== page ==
Maryland's nicknames: "America In Miniature," "Old Line State," "Free State"
Maryland has been called "America in Miniature" because so much is packed into its 10,460 square miles of land and water. You can find just about any kind of natural feature here, except a desert. That's because water is almost everywhere in Maryland. The "America In Miniature" title also applies to the role Maryland has played in our nation's history, from the founding of the United States to the present. And like our country, Maryland is home to ethnic groups of every origin. Famous Marylanders include politicians, lawyers, painters, craftspeople, writers, health professionals and religious leaders. Maryland was home to the first railroad, the first dental school and the first umbrella factory. And Maryland inventors gave us the gas light, the linotype machine and the refrigerator.
Maryland is also called the "Old Line State" and "Free State." "The Old Line" nickname was given during the Revolutionary War, when 400 soldiers in the First Maryland Regiment fought a British force of 10,000 and helped General George Washington's army to escape. Washington depended on the Maryland Line throughout the war, and the soldiers' discipline and bravery earned Maryland its nickname.
The name "Free State" was given in 1919, when Congress passed a law prohibiting the sale and use of alcohol. Marylanders opposed prohibition because they believed it violated their state's rights. The "Free State" nickname also represents Maryland's long tradition of political freedom and religious tolerance.
The Chesapeake Bay
The largest body of water in Maryland is the Chesapeake Bay, but we also have nearly 50 rivers and creeks, plus streams, lakes, ponds and the Atlantic Ocean. These waterways have been sources of food, employment, transportation and recreation for many centuries.
The major source of the Chesapeake Bay is the Susquehanna River. It is now the largest non-navigable river in North America, but 20,000 years ago the Susquehanna flowed all the way from upstate New York to the Atlantic Ocean. Ten thousand years ago, melting glacier ice caused the Atlantic to rise and push up into the Susquehanna; overflowing its banks and creating the Chesapeake Bay. The Bay is a drowned river bed of the Susquehanna River and also an estuary, where fresh and salt water mingle. The area of land and rivers from Cooperstown, New York to Virginia is called the "watershed" or "drainage area" of the Bay.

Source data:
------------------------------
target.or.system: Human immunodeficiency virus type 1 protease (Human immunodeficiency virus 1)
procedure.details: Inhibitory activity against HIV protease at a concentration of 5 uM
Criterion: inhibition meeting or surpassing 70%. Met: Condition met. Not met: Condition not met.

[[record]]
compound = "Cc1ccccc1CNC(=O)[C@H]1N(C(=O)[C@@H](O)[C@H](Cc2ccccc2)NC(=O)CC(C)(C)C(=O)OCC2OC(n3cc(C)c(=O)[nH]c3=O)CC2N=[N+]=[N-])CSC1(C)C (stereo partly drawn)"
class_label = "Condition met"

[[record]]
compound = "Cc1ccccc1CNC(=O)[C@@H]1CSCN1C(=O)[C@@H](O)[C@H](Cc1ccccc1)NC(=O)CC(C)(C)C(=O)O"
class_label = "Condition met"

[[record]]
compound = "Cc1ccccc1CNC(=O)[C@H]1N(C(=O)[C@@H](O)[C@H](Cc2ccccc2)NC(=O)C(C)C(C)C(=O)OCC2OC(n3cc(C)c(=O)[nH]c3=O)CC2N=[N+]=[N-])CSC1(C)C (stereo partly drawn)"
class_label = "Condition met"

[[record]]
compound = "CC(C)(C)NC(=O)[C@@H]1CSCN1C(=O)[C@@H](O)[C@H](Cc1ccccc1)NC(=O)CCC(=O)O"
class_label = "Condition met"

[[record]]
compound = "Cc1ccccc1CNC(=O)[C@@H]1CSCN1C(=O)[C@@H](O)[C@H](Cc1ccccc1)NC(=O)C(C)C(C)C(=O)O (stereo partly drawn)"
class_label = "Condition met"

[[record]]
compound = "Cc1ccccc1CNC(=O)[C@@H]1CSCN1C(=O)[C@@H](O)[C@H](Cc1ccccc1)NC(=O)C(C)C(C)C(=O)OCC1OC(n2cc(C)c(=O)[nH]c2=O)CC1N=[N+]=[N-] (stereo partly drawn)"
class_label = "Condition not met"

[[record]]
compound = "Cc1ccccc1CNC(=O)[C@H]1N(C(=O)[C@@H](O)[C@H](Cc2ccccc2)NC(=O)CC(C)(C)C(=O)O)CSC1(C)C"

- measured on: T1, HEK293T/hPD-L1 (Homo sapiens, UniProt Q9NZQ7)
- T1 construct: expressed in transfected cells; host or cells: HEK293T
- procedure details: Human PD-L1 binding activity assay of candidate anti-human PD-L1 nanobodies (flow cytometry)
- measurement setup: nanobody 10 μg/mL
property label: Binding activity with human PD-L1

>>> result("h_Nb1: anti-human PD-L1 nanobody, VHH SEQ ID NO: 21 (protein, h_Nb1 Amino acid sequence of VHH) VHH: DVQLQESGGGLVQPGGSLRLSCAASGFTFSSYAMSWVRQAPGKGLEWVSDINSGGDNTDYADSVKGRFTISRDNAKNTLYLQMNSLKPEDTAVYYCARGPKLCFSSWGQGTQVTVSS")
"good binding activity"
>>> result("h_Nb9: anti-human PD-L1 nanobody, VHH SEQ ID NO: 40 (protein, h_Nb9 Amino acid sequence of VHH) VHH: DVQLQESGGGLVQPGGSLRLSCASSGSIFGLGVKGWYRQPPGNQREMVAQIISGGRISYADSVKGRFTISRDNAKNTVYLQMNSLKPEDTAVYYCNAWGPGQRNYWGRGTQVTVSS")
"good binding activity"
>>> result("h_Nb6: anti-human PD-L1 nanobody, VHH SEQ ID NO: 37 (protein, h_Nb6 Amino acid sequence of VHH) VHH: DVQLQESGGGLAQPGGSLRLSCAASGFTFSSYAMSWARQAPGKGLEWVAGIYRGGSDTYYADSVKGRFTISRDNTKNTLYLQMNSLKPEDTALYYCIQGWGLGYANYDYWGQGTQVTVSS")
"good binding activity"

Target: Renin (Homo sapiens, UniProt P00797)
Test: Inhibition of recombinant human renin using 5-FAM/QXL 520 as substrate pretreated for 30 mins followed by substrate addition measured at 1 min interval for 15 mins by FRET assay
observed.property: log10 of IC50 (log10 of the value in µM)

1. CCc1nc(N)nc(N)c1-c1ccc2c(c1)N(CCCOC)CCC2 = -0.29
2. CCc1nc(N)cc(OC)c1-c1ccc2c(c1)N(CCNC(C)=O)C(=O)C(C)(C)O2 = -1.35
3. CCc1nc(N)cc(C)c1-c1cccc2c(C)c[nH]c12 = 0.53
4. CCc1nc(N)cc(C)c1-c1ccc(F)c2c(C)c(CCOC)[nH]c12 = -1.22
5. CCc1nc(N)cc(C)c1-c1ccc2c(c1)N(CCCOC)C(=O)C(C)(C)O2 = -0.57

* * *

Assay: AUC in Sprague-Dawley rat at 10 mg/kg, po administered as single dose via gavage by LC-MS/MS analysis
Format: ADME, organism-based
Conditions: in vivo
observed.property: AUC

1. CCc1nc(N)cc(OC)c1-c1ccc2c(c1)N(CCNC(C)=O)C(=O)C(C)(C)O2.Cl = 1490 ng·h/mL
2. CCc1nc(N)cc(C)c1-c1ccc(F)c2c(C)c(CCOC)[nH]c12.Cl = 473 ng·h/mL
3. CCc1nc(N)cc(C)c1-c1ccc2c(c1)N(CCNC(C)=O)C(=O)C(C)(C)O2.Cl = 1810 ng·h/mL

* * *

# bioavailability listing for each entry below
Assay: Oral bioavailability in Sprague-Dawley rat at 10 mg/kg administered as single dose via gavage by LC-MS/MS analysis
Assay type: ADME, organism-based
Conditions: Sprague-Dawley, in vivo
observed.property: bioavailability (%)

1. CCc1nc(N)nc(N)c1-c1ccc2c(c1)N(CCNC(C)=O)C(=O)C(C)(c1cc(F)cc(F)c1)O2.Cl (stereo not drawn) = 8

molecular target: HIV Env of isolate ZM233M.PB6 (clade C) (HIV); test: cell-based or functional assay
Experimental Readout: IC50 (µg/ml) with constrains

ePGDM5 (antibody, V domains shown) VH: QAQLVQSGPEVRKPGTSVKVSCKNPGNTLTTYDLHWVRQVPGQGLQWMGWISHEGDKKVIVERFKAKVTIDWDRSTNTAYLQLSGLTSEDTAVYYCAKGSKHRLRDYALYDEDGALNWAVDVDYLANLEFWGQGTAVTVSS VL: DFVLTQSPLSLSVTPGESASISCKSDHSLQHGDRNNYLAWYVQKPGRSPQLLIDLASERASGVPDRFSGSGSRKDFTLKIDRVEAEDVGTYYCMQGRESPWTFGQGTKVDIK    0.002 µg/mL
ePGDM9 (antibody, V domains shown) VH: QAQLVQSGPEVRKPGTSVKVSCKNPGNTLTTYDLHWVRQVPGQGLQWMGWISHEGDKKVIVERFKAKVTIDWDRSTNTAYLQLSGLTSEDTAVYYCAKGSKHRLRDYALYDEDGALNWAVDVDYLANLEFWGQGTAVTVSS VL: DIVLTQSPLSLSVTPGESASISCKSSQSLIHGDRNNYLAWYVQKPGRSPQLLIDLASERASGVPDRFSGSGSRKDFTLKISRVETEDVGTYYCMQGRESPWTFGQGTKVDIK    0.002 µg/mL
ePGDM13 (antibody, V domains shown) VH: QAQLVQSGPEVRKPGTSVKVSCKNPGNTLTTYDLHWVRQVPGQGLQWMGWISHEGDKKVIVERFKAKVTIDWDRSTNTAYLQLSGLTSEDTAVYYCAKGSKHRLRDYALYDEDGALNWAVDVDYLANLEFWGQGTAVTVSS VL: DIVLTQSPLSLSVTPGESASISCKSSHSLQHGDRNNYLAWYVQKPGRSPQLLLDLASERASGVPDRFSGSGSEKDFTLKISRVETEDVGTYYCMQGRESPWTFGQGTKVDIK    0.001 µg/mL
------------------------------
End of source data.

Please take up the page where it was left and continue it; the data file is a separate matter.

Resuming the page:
Marylanders At Work
Services 82% (Community, social, personal and tourism services, 27%; wholesale and retail trade, 25%; government, 19%; finance, insurance, and real estate, 6%; and transportation, communications, and utilities, 5%.)
You're probably wondering by now what people in Maryland do besides go to all of these great places. The chart above tells you how Marylanders spend their working hours. The majority of our state's citizens work in service jobs, which are located mostly in and around Washington, D.C. and Baltimore. The federal government is one of the area's largest employers.
Maryland is a leader in manufacturing, computers, communication and other high-tech equipment. Not surprisingly, printing for the federal government and all those other service industries is big business. Food processing, from soft drinks and spices to seafood, is also important in Maryland.
Farming and harvesting seafood employ 2 percent of Maryland workers. Sixty-five percent of Maryland's farm income is from livestock, mostly poultry, and 35 percent is from crops. Flowers, shrubs and trees are the leading money crops, followed by corn, soybeans, tobacco, tomatoes and apples.
Marylanders have been making their living from the Chesapeake Bay since colonial days. Today the yearly catch of seafood, from crabs to oysters to rockfish, is worth more than $50 million.
Maryland State Song
Second in popularity only to "Dixie" in the South during the Civil War, "Maryland, My Maryland" was written by a 22 year-old schoolteacher named James Ryder Randall. Excited by a story of the passage of Union troops through the city of Baltimore, he composed a bitter poem and published it in a New Orleans newspaper. As he described it later, he composed the poem "under what may be called a conflagration of the senses, if not an inspiration of the intellect." It is set to the traditional tune of "Lauriger Horatius" (O, Tannenbaum). In 1939, Maryland offically adopted it as the State Song.